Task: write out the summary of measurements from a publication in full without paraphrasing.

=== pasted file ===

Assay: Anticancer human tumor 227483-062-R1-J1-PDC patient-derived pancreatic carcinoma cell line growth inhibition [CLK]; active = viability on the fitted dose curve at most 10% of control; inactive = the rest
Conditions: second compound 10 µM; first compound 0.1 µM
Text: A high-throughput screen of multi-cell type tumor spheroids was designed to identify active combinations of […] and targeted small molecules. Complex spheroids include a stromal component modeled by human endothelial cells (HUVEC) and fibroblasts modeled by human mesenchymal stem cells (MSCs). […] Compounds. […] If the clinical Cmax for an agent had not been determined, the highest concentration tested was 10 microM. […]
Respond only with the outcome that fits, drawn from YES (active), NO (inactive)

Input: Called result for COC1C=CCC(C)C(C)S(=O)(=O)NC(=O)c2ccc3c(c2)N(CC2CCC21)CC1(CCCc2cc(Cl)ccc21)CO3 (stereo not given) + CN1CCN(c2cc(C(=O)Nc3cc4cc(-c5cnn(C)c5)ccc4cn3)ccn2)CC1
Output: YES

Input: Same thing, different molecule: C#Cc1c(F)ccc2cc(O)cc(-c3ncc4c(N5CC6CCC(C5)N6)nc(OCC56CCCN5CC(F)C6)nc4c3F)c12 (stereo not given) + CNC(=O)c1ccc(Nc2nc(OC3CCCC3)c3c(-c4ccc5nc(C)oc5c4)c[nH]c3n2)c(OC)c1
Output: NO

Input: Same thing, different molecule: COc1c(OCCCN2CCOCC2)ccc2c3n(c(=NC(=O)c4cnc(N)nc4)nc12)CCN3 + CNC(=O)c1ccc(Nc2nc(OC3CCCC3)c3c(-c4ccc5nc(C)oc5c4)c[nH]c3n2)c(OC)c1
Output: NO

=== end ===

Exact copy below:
Assay: Anticancer human tumor 227483-062-R1-J1-PDC patient-derived pancreatic carcinoma cell line growth inhibition [CLK]; active = viability on the fitted dose curve at most 10% of control; inactive = the rest
Conditions: second compound 10 µM; first compound 0.1 µM
Text: A high-throughput screen of multi-cell type tumor spheroids was designed to identify active combinations of […] and targeted small molecules. Complex spheroids include a stromal component modeled by human endothelial cells (HUVEC) and fibroblasts modeled by human mesenchymal stem cells (MSCs). […] Compounds. […] If the clinical Cmax for an agent had not been determined, the highest concentration tested was 10 microM. […]
Respond only with the outcome that fits, drawn from YES (active), NO (inactive)

Input: Called result for COC1C=CCC(C)C(C)S(=O)(=O)NC(=O)c2ccc3c(c2)N(CC2CCC21)CC1(CCCc2cc(Cl)ccc21)CO3 (stereo not given) + CN1CCN(c2cc(C(=O)Nc3cc4cc(-c5cnn(C)c5)ccc4cn3)ccn2)CC1
Output: YES

Input: Same thing, different molecule: C#Cc1c(F)ccc2cc(O)cc(-c3ncc4c(N5CC6CCC(C5)N6)nc(OCC56CCCN5CC(F)C6)nc4c3F)c12 (stereo not given) + CNC(=O)c1ccc(Nc2nc(OC3CCCC3)c3c(-c4ccc5nc(C)oc5c4)c[nH]c3n2)c(OC)c1
Output: NO

Input: Same thing, different molecule: COc1c(OCCCN2CCOCC2)ccc2c3n(c(=NC(=O)c4cnc(N)nc4)nc12)CCN3 + CNC(=O)c1ccc(Nc2nc(OC3CCCC3)c3c(-c4ccc5nc(C)oc5c4)c[nH]c3n2)c(OC)c1
Output: NO